In stark contrast to the scarcity of reported upregulated miRNAs in gallbladder cancer, miRNA downregulation is more pervasive, suggestive of the tumor-suppressing function of miRNAs as a whole. MiR-335 levels was one of the most significantly under-expressed miRNAs in gallbladder cancer, in which 58% cases exhibited downregulation when compared with their adjacent nondysplastic counterparts as measured by RT-PCR [67]. Clinic pathological correlation further showed that miR-335 expression was significantly lower in gallbladder tissues with high histological grade, advanced pathologic T (tumor) and clinical stages, and lymph node metastasis. Univariate and multivariate analyses further revealed that miR-335 levels could serve as an independent prognostic marker for overall survival. MiR-34a is another hallmark downregulated miRNA in gallbladder cancer. Jin et al. measured miR-34a expression and telomere length in 77 gallbladder cancer tissues and 36 peritumoral tissues [68]. Significant downregulation of miR-34a and longer telomere length were observed in gallbladder cancer tissues, in which such alterations were correlated with poor prognosis. Mechanistically, restored expression of miR-34a inhibited the colony-forming ability of CD44+CD133+ gallbladder cancer stem-like cells in vitro and the growth of tumor xenograft in vivo. Adenovirus-mediated expression of miR-34a could also downregulate PNUTS, a protein that prevents telomere shortening, and reduce telomere length in gallbladder cancer xenograft. Aside from miR-335 and miR-34a, miR-130a was markedly downregulated in gallbladder cancer tissues in which miRNA-130a levels were negatively correlated with HOTAIR, a trans-regulatory long noncoding RNA (lncRNA) [69]. The authors reported that knockdown of HOTAIR inhibited the invasion of gallbladder cancer cells while miRNA-130a inhibitor reversed the decrease in invasiveness. Knockdown of HOTAIR also suppressed cancer cell proliferation as manifested as the reduction of S-phase fraction while miRNA-130a inhibitor rescued the proliferation. These results implied that the oncogenic effect of HOTAIR was partly mediated through negative regulation of miRNA-130a. Zhou et al. reported that miR-26a [70] and miR-135a-5p [71] levels were significantly reduced in primary gallbladder cancer tissues and their downregulation were associated with poor histological grades. Reintroduction of miR-26a significantly inhibited cell proliferation through induction of G1/S cell cycle arrest. Furthermore, high mobility group AT-hook 2 (HMGA2) was found to be the direct target of miR-26a in gallbladder cancer in which HMGA2 mRNA levels and miR-26a levels were negatively correlated. Similar to miR-26a, re-expression of miRNA-135a-5p inhibited gallbladder cancer cell proliferation in vitro and in vivo, with induction of G1/S cell cycle arrest and upregulation of caspase 3/7 activities. Luciferase reporter assay further demonstrated that miR-135a-5p repressed cell proliferation through direct targeting of very-low-density lipoprotein receptor (VLDLR) and repressed p38 MAPK pathway. Ma et al. [72] reported that overexpression of CCAT1, a lncRNA, in gallbladder cancer contributed to upregulation of Bmi1, which is the target of miRNA-218-5p. Subsequent analysis confirmed that CCAT1 decreased the availability of miRNA-218-5p by functioning as a ‘miRNA sponge’. These data revealed that CCAT1 enhanced the proliferation and invasiveness of gallbladder cancer cells, at least in part, through disrupting miRNA-218-5p-mediated downregulation of Bmi1. Moreover, CCAT1 transcript levels were correlated with that of Bmi1 in gallbladder cancer tissues. Aquaporins (ACQs) are important in controlling bile formation and could exert oncogenic action if overexpressed in gallbladder cancer. AQP-5 silencing by siRNA restored the expression of miR-29b, -200a, and -21 in gallbladder cancer cells, suggesting the downregulation of these miRNAs might mediate the oncogenic action of AQPs [73] (Table 2).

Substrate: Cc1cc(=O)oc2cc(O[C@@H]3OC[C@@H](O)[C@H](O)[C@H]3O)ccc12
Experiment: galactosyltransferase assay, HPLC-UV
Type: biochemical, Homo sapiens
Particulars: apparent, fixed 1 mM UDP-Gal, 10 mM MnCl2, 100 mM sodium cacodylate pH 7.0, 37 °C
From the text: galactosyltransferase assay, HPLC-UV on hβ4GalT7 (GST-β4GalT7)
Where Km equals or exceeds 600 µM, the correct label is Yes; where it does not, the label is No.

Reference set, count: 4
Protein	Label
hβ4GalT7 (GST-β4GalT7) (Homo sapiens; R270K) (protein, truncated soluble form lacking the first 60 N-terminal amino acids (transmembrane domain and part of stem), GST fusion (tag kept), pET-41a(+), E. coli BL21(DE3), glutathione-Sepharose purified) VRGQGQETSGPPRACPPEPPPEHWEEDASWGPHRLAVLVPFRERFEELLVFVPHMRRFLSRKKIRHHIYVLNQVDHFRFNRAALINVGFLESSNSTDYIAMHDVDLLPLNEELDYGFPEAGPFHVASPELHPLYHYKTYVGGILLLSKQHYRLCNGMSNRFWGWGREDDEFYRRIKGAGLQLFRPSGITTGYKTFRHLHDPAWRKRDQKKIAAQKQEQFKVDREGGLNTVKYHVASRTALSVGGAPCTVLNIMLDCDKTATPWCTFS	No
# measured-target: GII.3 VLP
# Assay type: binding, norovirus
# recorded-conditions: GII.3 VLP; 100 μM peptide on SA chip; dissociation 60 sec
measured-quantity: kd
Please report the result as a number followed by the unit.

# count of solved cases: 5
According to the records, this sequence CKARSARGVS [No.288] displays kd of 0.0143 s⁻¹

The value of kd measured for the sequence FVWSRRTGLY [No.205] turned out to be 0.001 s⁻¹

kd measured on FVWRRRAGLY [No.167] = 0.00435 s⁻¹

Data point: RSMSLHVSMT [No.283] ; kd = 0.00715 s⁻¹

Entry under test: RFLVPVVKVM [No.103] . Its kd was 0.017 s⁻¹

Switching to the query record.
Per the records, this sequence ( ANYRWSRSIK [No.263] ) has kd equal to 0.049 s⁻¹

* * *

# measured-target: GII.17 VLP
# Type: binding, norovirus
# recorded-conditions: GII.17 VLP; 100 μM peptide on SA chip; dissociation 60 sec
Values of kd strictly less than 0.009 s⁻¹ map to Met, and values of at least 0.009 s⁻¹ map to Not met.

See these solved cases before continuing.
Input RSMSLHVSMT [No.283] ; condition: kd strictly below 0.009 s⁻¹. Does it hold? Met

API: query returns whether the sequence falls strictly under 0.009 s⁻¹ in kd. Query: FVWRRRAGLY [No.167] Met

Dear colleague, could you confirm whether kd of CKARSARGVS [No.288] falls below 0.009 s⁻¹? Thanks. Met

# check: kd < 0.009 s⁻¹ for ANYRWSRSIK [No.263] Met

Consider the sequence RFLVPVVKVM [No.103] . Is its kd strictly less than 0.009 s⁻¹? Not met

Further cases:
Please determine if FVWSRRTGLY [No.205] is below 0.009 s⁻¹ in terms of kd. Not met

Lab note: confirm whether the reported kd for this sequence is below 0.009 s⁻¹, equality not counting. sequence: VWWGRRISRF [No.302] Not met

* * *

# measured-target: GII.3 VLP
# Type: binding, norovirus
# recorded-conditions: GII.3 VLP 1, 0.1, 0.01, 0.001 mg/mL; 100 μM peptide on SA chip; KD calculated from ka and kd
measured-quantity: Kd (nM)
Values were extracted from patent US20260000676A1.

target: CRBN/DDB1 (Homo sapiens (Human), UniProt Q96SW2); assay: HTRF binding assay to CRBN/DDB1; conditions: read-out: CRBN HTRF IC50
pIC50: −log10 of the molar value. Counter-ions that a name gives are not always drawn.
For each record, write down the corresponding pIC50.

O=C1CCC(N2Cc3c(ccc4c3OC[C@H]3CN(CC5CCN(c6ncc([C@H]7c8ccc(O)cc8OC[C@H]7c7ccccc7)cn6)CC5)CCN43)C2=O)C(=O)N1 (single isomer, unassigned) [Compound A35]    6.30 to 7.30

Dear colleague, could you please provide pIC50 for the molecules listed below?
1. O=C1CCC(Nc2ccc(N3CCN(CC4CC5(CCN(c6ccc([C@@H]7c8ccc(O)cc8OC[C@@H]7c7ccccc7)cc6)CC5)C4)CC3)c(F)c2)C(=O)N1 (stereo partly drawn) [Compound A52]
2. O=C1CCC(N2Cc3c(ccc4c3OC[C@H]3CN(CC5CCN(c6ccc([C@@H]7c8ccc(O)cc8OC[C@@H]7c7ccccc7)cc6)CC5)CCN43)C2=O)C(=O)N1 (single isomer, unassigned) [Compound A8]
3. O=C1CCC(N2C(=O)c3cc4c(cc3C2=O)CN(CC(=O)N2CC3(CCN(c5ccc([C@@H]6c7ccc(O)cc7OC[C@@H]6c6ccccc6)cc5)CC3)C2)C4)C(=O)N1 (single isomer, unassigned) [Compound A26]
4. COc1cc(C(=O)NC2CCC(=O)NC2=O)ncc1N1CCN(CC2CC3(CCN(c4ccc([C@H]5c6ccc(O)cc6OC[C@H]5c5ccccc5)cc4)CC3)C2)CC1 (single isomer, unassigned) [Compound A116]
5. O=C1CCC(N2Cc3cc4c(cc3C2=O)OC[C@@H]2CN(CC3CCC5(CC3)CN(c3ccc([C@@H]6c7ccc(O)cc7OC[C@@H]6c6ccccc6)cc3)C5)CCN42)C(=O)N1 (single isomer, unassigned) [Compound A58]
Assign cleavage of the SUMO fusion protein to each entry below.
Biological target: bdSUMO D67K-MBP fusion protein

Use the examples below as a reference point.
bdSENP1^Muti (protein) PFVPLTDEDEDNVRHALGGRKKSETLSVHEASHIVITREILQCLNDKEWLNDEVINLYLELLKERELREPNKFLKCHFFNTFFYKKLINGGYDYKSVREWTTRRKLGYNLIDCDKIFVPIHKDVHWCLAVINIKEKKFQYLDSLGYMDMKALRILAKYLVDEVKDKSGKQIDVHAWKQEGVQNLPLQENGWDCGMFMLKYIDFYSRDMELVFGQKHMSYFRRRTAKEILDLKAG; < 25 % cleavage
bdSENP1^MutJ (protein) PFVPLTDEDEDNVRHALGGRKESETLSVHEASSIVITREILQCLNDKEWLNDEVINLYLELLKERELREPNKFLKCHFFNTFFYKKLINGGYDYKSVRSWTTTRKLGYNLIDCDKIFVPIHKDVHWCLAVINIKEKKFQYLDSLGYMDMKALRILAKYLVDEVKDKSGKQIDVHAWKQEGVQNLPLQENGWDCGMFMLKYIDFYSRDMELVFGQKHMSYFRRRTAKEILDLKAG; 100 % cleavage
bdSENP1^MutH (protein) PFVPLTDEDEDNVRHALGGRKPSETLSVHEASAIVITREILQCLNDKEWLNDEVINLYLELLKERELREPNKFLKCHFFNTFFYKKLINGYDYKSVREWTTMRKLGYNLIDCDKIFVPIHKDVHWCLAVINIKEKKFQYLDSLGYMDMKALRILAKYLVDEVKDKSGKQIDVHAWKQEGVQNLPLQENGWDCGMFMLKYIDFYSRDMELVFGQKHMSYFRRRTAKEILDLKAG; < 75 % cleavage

Table 2: Functional characterization of the deregulated miRNAs in GBC

Name

Up or down regulation

Target gene

role

Reference

miR-20a

Up

Smad7

oncogene

64

miR-155

Up

oncogene

65

miR-335

Down

Tumor suppressor

66

miR-29b

Up

oncogene

67

miR-200a

Up

oncogene

67

miR-21

Up

PTEN

oncogene

67

miR-34a

Down

PNUTS

Tumor suppressor

68

miR-130a

Down

HOTAIR

Tumor suppressor

69

miR-182

Up

CADM1

oncogene

70

miR-26a

Down

HMGA2

Tumor suppressor

71

miR-135a-5p

Down

VLDLR

Tumor suppressor

72

miRNA-218-5p

Down

Bmi1

Tumor suppressor

73

Concluding remarks and future perspectives

Increasing evidence has confirmed the importance of miRNA dysregulation in the progression and pathogenesis of human malignancies including gallbladder cancer. The functional roles of specific miRNAs as oncogenes or tumor suppressors render them attractive targets for therapeutic intervention. Nevertheless, with more research efforts put forth to the development of miRNA-based therapeutics and delivery system, it is hopeful that miRNAs will achieve clinical utility at last.

ACKNOWLEDGMENTS and Funding

This work was supported by grants from the National Natural Science Foundation of China (NSFC) (Grant Numbers: 81401847, 81272053 and 81330044) and Doctoral Fund of Ministry of Education of China (Grant umber:20131106110004).

Conflicts of interest

The authors declare no conflict of interest.